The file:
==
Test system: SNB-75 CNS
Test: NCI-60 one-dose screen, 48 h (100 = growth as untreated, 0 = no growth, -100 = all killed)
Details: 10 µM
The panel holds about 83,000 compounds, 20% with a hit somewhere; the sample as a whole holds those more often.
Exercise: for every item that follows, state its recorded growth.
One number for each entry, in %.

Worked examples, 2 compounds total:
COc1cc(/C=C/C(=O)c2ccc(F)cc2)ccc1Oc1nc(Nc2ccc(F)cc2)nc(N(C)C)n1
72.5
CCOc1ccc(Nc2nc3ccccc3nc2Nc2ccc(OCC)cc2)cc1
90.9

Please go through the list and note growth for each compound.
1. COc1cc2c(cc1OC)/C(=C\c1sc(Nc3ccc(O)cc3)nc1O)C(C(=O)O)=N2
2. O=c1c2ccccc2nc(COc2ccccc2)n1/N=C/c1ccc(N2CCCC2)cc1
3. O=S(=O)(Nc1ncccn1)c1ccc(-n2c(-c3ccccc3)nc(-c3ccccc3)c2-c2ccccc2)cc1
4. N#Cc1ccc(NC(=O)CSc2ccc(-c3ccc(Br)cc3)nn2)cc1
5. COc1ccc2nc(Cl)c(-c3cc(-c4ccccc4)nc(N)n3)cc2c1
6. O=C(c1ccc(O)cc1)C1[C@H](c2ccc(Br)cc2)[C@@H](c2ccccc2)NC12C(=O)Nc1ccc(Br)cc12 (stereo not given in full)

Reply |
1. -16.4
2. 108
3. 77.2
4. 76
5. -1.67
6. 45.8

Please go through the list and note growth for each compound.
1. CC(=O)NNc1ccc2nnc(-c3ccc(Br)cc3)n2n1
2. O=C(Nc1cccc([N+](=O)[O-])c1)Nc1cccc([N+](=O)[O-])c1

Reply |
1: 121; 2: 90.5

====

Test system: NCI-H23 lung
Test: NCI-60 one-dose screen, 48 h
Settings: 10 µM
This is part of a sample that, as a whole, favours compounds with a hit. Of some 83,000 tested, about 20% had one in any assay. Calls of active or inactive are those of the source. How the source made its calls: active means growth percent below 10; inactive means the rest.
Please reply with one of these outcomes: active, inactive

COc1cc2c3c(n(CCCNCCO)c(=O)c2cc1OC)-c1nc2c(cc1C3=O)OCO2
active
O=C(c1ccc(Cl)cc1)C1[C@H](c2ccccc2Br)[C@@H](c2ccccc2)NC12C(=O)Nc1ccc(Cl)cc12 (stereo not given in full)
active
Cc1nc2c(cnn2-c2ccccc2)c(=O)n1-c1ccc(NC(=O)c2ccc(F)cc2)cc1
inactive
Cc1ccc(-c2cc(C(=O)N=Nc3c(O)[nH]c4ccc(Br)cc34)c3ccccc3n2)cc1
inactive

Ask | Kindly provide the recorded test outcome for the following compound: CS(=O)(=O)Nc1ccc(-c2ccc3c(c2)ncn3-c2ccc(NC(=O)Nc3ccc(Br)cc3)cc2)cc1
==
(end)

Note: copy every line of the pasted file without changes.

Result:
Test system: SNB-75 CNS
Test: NCI-60 one-dose screen, 48 h (100 = growth as untreated, 0 = no growth, -100 = all killed)
Details: 10 µM
The panel holds about 83,000 compounds, 20% with a hit somewhere; the sample as a whole holds those more often.
Exercise: for every item that follows, state its recorded growth.
One number for each entry, in %.

Worked examples, 2 compounds total:
COc1cc(/C=C/C(=O)c2ccc(F)cc2)ccc1Oc1nc(Nc2ccc(F)cc2)nc(N(C)C)n1
72.5
CCOc1ccc(Nc2nc3ccccc3nc2Nc2ccc(OCC)cc2)cc1
90.9

Please go through the list and note growth for each compound.
1. COc1cc2c(cc1OC)/C(=C\c1sc(Nc3ccc(O)cc3)nc1O)C(C(=O)O)=N2
2. O=c1c2ccccc2nc(COc2ccccc2)n1/N=C/c1ccc(N2CCCC2)cc1
3. O=S(=O)(Nc1ncccn1)c1ccc(-n2c(-c3ccccc3)nc(-c3ccccc3)c2-c2ccccc2)cc1
4. N#Cc1ccc(NC(=O)CSc2ccc(-c3ccc(Br)cc3)nn2)cc1
5. COc1ccc2nc(Cl)c(-c3cc(-c4ccccc4)nc(N)n3)cc2c1
6. O=C(c1ccc(O)cc1)C1[C@H](c2ccc(Br)cc2)[C@@H](c2ccccc2)NC12C(=O)Nc1ccc(Br)cc12 (stereo not given in full)

Reply |
1. -16.4
2. 108
3. 77.2
4. 76
5. -1.67
6. 45.8

Please go through the list and note growth for each compound.
1. CC(=O)NNc1ccc2nnc(-c3ccc(Br)cc3)n2n1
2. O=C(Nc1cccc([N+](=O)[O-])c1)Nc1cccc([N+](=O)[O-])c1

Reply |
1: 121; 2: 90.5

====

Test system: NCI-H23 lung
Test: NCI-60 one-dose screen, 48 h
Settings: 10 µM
This is part of a sample that, as a whole, favours compounds with a hit. Of some 83,000 tested, about 20% had one in any assay. Calls of active or inactive are those of the source. How the source made its calls: active means growth percent below 10; inactive means the rest.
Please reply with one of these outcomes: active, inactive

COc1cc2c3c(n(CCCNCCO)c(=O)c2cc1OC)-c1nc2c(cc1C3=O)OCO2
active
O=C(c1ccc(Cl)cc1)C1[C@H](c2ccccc2Br)[C@@H](c2ccccc2)NC12C(=O)Nc1ccc(Cl)cc12 (stereo not given in full)
active
Cc1nc2c(cnn2-c2ccccc2)c(=O)n1-c1ccc(NC(=O)c2ccc(F)cc2)cc1
inactive
Cc1ccc(-c2cc(C(=O)N=Nc3c(O)[nH]c4ccc(Br)cc34)c3ccccc3n2)cc1
inactive

Ask | Kindly provide the recorded test outcome for the following compound: CS(=O)(=O)Nc1ccc(-c2ccc3c(c2)ncn3-c2ccc(NC(=O)Nc3ccc(Br)cc3)cc2)cc1